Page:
Call for Abstract:
Although more than 3,000 plant species have been identified as edible, only 10 cereal grains, legumes and oilseeds dominate 80% of the world's cropland. Wheat, Rice and Maize by themselves account for two-thirds of the world's arable lands. This is starkly reflected in the diets we consume, where 90% of our plant-based calories can be traced back to only 30 or so crops. Consequently, about 60% of the world's population is currently malnourished, either due to lack of enough calories or due to too much of the wrong kind of calories.
In the context of changing climate, over reliance on a handful of crops also puts our food security at great risk. Furthermore, over reliance on a handful of commodity crops also exposes people to the risks of rampant speculation in food prices resulting in food crises and riots seen in 2008. As the poor and vulnerable try to cope with food and economic crises, they further reduce consumption of diverse diet and their investment in education and healthcare services. Poor nutrition in early childhood can have dire repercussions for their future adulthood as well due to significantly compromised cognitive and social development.
Taking this into consideration, it is important to broaden our research on neglected and underutilized species (NUS)1, so called from the perspective of mainstream agricultural research. From 2011, with support from the International Fund for Agriculture Development (IFAD), the European Commission and Bioversity International, LI-BIRD has been implementing a project on NUS. The goal of this project is "to facilitate more effective and sustainable use, management and conservation of local agricultural biodiversity by communities and stakeholders, particularly in the context of food security, nutrition, income generation potential and adaptation to climate change."
In three years of implementation, the project has developed research findings that are relevant to food security of the nation. On 12 February 2015, we are organizing a one-day workshop to share the findings of research and methodologies from the project for promoting and mainstreaming NUS crops in Nepal. The workshop will also feature a poster presentation session, where we are inviting other researchers and organizations to share their work related to NUS. This is a forum that hope will spark ideas and open up avenues for future collaboration in NUS crops.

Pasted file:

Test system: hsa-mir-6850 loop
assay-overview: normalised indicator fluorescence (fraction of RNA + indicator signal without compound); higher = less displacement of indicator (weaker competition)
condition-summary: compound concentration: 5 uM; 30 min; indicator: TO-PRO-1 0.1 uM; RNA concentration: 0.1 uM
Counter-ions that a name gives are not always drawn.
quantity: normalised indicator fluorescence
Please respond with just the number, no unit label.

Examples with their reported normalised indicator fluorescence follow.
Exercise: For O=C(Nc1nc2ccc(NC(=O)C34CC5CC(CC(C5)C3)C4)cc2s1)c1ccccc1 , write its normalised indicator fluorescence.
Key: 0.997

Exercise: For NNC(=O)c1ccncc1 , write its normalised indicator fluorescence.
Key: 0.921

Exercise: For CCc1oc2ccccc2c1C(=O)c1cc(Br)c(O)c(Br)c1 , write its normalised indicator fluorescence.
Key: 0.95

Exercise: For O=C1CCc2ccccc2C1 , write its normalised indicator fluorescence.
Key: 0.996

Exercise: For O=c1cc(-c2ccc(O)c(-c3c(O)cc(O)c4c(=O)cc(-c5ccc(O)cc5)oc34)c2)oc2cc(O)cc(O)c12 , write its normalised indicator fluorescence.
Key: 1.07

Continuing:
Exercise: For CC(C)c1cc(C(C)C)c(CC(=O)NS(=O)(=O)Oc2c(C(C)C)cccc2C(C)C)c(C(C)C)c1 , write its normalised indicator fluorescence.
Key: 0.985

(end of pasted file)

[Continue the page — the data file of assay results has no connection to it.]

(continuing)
Thus, if you have interest experiences related to NUS within the following themes, please send the abstract for your poster no later than 5pm (NST) 23 January 2015. We will cover the participation cost for the posters selected for presentation.
Themes for the abstract:
- On farm and/or on station research on NUS crops
- Processing technology on NUS crops
- Folk History, tradition, indigenous knowledge and culture of NUS
- Markets, marketing and promotion of NUS
- Gender perspective on NUS
- NUS for environmental and climate change resilience
- Policy perspectives on NUS
Guidelines for the abstract:
- It is encouraged to submit all abstract in English but in case of history, traditions and culture abstract in Nepali will also be accepted.
- Abstracts are limited to 350 words excluding the titles.
- Use limited references (e.g. Neupane 1999), only if necessary.
- Complete abstract should have following things
- Title of the Abstract
- Author(s) with their affiliation (e.g, Indra Paudel, Technical Officer, Local
Initiatives for Biodiversity, Research and Development, P O Box 324, Pokhara,
- E-mail of the lead author
- Keywords (max 5)
- Multiple abstract from the same individual will also be accepted.
Please send your abstracts with short biography of lead author (max 50 words) to firstname.lastname@example.org mentioning Abstract for NUS Sharing Workshop as subject. Received abstracts will be reviewed by the team of experts and authors of selected abstracts will be notified via e-mail by 30 January, 2015.